With storms running rampant around the lower half of the united states and difficult conditions now plaguing Texas, there have been many opportunities for people to step up and play their part in helping the lives of countless families that are in need of assistance. When many different Texas families reached out in hopes that someone would come and rescue them from rising flood waters, their outlook seemed grim. That is until a few good Samaritans stepped up and played their part to help out people who desperately needed assistance.
In the eyes of America today, it is incredibly easy for people to focus on the bad and not pay attention to the good that runs our nation. The “Cajun Navy,” a loose-knit group of Louisiana volunteers who organized to help out after Katrina in 2005, has headed to Houston with their boats and trailers, where they’re using social media to help supplement the official rescue response.
This group of heroes was in route to Dickson, Texas and they were ready to save lives and make a huge difference in the lives of countless people. Countless people began stepping up and asking for help. Request after request came in for both wheelchair bound and disabled persons who were ready for the unlimited help. Once the team of heroes had told people that they were there to help, they had countless people sending them messages.
“Help put this out too The National Guard is being deployed to the Texas area. If you find yourself in a state of emergency. Call 713-578-3000. Please copy, paste and share on your own page!” This is the post that the group alerted their followers to in hopes that people in need would step forward and ask for assistance.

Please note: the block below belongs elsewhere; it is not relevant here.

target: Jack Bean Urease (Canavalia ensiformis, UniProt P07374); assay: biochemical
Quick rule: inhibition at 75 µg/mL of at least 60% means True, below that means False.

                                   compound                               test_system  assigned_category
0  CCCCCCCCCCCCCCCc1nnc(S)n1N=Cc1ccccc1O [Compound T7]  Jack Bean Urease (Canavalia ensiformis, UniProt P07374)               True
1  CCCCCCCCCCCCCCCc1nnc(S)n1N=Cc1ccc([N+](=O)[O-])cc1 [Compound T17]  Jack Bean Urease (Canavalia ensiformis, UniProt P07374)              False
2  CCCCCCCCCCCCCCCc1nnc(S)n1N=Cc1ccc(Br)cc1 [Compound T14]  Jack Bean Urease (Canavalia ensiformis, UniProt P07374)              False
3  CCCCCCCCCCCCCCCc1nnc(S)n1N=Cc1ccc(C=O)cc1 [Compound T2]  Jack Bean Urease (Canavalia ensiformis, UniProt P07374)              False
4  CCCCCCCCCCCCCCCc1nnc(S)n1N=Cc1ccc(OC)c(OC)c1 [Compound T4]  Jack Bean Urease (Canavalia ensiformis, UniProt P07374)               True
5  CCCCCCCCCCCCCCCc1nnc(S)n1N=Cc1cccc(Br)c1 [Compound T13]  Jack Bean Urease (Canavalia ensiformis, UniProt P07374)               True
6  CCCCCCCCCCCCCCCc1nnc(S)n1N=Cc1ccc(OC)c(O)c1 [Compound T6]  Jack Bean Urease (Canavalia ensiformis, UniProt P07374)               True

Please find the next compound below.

Matt Pearce, an LA Times reporter, would experience the hardships first hand and reported the challenges he faced throughout the floods.
The man they helped rescue was Frank Andrews, 74, who has difficulty walking after four back operations in recent years. One of the Houston officers asked Andrews if there was anyone the authorities could call to notify that he was OK.” I got nobody to help me, bottom line,” Andrews replied, sitting in a walker that converts to a chair. “It’s just the way it is. I don’t have a wife or a girlfriend.”
The steps forward that these amazing community members are taking to try and be helpful heroes to the people around us is unbelievable. Without the help and care for these amazing community members, countless families would be stranded with no way of telling others that they are safe and healthy. If you are proud of the Cajun Navy, then share this story of their success and make sure that they get the recognition they deserve!